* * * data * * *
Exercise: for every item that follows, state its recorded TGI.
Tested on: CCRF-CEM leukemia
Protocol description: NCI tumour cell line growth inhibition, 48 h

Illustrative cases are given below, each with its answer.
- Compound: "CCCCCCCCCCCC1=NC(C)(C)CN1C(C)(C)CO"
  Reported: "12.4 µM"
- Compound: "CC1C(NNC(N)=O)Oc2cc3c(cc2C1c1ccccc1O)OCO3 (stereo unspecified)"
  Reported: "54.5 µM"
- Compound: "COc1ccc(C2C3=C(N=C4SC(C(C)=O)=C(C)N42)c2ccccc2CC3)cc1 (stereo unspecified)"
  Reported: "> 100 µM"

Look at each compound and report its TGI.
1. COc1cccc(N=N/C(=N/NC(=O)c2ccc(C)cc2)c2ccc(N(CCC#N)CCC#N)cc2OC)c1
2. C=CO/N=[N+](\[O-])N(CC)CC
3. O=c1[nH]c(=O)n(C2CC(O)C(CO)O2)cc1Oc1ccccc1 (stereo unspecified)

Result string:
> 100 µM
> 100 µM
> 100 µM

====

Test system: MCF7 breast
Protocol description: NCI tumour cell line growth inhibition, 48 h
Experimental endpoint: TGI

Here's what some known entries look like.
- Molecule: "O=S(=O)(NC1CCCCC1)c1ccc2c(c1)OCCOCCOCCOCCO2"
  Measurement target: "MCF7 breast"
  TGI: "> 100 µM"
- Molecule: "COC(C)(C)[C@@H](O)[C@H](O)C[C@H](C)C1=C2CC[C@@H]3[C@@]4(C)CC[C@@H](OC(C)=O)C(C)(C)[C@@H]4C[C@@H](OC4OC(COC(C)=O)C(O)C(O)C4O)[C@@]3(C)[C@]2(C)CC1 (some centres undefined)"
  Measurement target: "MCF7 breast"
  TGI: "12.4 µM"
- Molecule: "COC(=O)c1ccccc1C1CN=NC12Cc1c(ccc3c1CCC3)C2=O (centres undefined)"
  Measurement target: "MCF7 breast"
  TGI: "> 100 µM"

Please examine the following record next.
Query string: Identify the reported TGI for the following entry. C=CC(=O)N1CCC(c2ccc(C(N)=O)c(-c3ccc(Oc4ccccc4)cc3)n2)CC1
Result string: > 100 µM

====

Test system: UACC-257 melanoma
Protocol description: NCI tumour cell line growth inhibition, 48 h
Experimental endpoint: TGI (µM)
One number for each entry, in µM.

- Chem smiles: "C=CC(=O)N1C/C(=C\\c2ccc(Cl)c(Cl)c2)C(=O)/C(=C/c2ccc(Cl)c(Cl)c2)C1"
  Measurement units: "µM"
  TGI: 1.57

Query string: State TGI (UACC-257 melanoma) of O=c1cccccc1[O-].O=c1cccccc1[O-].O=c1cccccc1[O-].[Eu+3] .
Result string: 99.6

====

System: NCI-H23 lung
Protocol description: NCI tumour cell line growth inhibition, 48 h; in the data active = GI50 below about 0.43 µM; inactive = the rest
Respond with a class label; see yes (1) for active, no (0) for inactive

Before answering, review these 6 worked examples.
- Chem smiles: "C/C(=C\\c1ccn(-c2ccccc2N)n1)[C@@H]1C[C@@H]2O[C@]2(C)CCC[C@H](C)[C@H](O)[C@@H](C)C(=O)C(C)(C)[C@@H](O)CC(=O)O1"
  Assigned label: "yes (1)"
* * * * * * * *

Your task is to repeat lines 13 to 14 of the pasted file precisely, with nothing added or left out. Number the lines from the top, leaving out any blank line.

2. C=CO/N=[N+](\[O-])N(CC)CC
3. O=c1[nH]c(=O)n(C2CC(O)C(CO)O2)cc1Oc1ccccc1 (stereo unspecified)